“Our basic idea was, Colombia is the third-biggest world producer of avocado and we didn’t have an avocadería. The big countries where they are not avocado producers have avocaderías, so it was very important to have it here in Colombia,” Hoyos told HuffPost.
Lavocaderia was inspired by the similarly named Avocaderia in Brooklyn, New York. But according to Hoyos, her avocado bar isn’t just about serving up North American culture.
“What we wanted was to adapt [the bar] to the Colombian trend and take into account Colombian cuisine. Our dishes are rare here, because, for example, there are some plates that have waffles with guacamole. It’s obviously different from the typical gastronomy of Colombia,” Hoyos said.
The menu at Lavocaderia features foods like ice cream, smoothies, cocktails, pancakes and burgers, all made with avocados.
“People here appreciate that you take the time to bring a different concept to the city because obviously, they get tired of the usual food,” Hoyos added.
When I was younger, I couldn’t get an American candy bar in the supermarket. Whether it was because of taxes or the conflict or both, it just wasn’t a thing. So now you have all the American brands and influences coming in, and I think people are still obsessed with that. Lisa Ramírez
Elsy Ramírez, 25, watched a waitress pour a latte into the skin of an avocado. “I don’t live in Medellin, but I think [Lavocaderia] is a place for locals and tourists,” she said to HuffPost.
“I knew you could make avocado ice cream, but I had never tried it. The other types of food I really hadn’t thought of, some of them are very strange. I think the concept is definitely international food ― not Colombian, but I think because of innovation like this, more people are visiting,” she continued.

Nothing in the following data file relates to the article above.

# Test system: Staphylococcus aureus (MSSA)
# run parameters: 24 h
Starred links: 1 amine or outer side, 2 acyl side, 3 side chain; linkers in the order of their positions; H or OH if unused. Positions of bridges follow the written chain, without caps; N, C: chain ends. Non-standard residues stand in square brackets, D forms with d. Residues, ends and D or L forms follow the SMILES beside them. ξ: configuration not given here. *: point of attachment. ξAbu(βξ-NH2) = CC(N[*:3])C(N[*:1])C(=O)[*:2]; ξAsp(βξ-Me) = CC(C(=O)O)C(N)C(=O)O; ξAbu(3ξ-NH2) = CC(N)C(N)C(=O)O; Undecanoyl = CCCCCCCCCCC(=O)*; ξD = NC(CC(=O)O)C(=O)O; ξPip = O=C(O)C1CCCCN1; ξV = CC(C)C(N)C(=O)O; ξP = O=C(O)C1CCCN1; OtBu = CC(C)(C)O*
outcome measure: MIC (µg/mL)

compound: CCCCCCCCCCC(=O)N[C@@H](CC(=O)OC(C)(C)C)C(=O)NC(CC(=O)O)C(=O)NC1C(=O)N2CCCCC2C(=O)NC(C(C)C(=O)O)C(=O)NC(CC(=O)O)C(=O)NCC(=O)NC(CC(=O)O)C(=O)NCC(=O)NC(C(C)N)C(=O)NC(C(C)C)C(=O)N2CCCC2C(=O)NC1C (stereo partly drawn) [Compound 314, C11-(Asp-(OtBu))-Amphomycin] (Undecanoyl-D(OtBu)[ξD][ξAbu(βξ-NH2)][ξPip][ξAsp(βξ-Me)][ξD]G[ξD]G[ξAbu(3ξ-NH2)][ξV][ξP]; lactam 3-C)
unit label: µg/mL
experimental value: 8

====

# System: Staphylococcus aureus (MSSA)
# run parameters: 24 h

Hoyos, Elsy Ramírez and Lisa Ramírez all spoke about the influence of foreign culture on the “hipster” avocado trend in Colombia. Lisa Ramírez said she thought the influx of tourism and the end of the country’s civil war had instigated this cultural opening.
“Imagine, when I was younger, I couldn’t get an American candy bar in the supermarket,” she said. “It just didn’t exist. Whether it was because of taxes or the conflict or both, it just wasn’t a thing. So now you have all the American brands and influences coming in, and I think people are still obsessed with that, because we know what it’s like not to have that.”
Both Lavocaderia and Azahar are situated in wealthy neighborhoods and are popular with young people. Lisa Ramírez said this was because the trend only existed in middle-class communities.
“All of the places I have seen this style of avocado have been in certain richer areas. It would be very hard to establish this in places without any foreigners,” she said. “It’s obviously more a place for tourists, because more traditional people or people from poorer areas would not pay the $13,000 [$4.60] or the $20,000 Colombian pesos [$7.10] for this dish. Avocado is cheaper to buy on the street.”
Sounds like avocado toast’s reputation for being an expensive millennial food has gone global.